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—Gastric Banding – Gastric Bypass


Management of  Obesity

Prevalence of obesity
Weight problems are growing in India. More than 10 million Indians are overweight. Half of these people are more than 25 yrs over weight 15%-20% oh these people are more than 50kgs overweight. Each year this number is growing

Obesity is rapidly increasing problems all over the world, is number 2 preventable causes of death after smoking. This growing rate represents a pandemic that needs urgent attention if its potential morbidity, mortality and endemic tolls are to be avoided.

Classification of obesity

Obesity is characterized by Body Mass Index (BMI) which is calculate by Weight (in Kgs) divided by Height (in meter) squared.
BMI = Weight in Kgs
(Height in Meters)²
A BMI of:

Classifies one as:
<18.5 Underweight
18.5-24.9 Normal weight
25-29.9 Overweight
30-34.9 Obesity Class I
35-39.9 Obesity Class II
40-49.9 Obesity Class III
50 and above Super Obesity

A BMI more than 30 indicates obesity and it reflected by increased Waist circumference. Waist circumference is a better assessor of metabolic risk than BMI because it’s more directly proportional to metabolic total body fat and the amount of metabolically active visceral fat
Morbid obesity: When obesity is so severe that it threatens ones health and affects life span of individual.

BMI > 35 with medical problems
BMI > 40 without medical problems
Indian & Asian population develop more problems at lesser BMI
Waist circumference of >102 cm in men & 88 cm in women require urgent attention
Waist/hip ratio of 0.95 in men & 0.8 in women needs consideration

Other important criteria
Waist / Hip ratio
The occurrence of heart problems, hypertensions are directly correlated with waist circumference. Waist circumference more than 94cm in men and 80cm women and waist to hip ration more than 0.95 in men and 0.8 in women are associated with increased risk for heart attacks.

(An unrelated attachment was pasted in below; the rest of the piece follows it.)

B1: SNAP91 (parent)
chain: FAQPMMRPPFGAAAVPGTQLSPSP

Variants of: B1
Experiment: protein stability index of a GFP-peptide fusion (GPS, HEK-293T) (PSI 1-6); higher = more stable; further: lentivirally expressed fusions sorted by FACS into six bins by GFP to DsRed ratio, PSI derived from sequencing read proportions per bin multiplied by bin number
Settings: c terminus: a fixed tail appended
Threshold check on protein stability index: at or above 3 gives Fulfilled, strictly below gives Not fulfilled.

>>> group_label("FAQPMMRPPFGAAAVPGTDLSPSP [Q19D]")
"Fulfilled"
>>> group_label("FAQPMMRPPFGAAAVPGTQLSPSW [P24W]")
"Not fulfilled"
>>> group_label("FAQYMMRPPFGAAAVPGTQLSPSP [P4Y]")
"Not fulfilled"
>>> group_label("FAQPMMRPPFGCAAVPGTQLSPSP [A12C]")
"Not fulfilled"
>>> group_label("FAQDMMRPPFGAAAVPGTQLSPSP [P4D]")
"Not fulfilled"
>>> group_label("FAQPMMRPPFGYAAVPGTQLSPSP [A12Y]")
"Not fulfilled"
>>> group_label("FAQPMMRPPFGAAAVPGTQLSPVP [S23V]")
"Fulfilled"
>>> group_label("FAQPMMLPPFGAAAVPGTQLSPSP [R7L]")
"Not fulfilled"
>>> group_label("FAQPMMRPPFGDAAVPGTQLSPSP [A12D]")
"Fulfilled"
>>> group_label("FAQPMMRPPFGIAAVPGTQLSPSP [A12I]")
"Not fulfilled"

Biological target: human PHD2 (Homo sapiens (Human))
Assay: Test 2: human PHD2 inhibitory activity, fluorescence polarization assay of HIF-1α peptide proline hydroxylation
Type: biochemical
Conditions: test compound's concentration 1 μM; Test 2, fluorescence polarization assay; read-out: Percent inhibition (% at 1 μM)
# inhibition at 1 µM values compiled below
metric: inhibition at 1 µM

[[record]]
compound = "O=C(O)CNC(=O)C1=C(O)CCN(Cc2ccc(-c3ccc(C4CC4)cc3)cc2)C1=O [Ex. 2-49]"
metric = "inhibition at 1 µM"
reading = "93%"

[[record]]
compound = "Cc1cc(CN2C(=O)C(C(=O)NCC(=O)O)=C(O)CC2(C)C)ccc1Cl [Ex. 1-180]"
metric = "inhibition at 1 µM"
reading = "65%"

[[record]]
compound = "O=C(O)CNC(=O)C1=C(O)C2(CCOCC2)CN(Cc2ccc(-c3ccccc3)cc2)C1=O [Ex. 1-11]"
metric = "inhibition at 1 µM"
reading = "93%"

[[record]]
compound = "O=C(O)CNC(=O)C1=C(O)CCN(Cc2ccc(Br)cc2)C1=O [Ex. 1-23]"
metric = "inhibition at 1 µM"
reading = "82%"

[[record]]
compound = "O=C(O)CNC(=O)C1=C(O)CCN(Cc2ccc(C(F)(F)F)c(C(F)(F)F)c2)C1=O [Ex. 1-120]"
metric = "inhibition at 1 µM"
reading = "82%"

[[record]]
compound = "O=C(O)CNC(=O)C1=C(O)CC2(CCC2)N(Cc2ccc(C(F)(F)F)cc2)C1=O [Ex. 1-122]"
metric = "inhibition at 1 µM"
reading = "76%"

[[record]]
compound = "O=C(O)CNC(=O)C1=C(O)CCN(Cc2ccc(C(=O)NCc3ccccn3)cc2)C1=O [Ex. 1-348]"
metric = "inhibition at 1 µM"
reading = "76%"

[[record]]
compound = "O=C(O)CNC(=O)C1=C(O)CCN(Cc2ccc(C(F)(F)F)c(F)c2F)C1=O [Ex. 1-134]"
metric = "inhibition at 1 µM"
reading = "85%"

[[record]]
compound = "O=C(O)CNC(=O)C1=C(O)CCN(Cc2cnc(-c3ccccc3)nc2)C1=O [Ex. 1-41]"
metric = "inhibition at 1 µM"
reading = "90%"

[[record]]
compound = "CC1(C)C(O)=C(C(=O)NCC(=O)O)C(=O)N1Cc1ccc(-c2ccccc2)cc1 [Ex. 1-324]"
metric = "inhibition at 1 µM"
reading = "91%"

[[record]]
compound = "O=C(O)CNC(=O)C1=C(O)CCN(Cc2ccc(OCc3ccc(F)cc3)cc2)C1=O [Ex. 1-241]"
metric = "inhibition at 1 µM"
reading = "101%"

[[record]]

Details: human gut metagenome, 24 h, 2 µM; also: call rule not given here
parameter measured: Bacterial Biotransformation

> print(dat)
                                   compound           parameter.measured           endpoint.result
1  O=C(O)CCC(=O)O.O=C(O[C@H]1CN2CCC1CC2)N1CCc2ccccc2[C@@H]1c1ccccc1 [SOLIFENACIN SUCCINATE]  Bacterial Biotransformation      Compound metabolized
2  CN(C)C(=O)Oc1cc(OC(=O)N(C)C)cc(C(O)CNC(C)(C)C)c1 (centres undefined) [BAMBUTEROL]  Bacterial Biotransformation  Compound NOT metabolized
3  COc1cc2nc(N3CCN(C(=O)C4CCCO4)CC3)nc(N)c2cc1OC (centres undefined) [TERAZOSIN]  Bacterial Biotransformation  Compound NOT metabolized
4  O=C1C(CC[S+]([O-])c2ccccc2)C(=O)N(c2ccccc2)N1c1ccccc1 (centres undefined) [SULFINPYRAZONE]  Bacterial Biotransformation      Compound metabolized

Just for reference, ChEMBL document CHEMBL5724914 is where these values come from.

Waist circumference of 102cm in men and 88 cm in women indicates very high risk for cardiac problems and diabetes and needs definite treatment.

Asian population with typical normal BMI may conceal underlying excess adiposity characterized by increased percentage of fat mass and reduced muscle mass.

What makes you Over weight

Consumption of food in high calories (high Fat and Carbohydrates)

Consumption of excess food (too much food)

Not enough Exercise and sedentary life

Genetic Factors

Endocrine factor

Obesity increases the chances of developing following diseases

Obesity is one of the leading causes of Death. Obese people die 9 -12 yrs younger than normal people. It results in severe depression, lack of self esteem and certain cancers like uterus, cervix, colon, prostate and breast.

Co morbidities ( medical problems) related to obesity include the following

Cardiovascular - Essential hypertension, coronary artery disease, left ventricular hypertrophy, corpulmonale, obesity-associated cardiomyopathy, accelerated atherosclerosis, pulmonary hypertension of obesity

CNS (Brain) - Stroke, idiopathic intracranial hypertension, meralgia parasthetica
Gastro intestinal system - Gall bladder disease (cholecystitis, cholelithiasis), nonalcoholic steatohepatitis (NASH), fatty liver infiltration, reflux esophagitis

Respiratory - Obstructive sleep apnea, obesity hypoventilation syndrome (Pickwickian syndrome), increased predisposition to respiratory infections, increased incidence of bronchial asthma
Cancers - Association with endometrial, prostate, gall bladder, breast, colon, and, possibly lung cancer

Psychologic - Social stigmatization, depression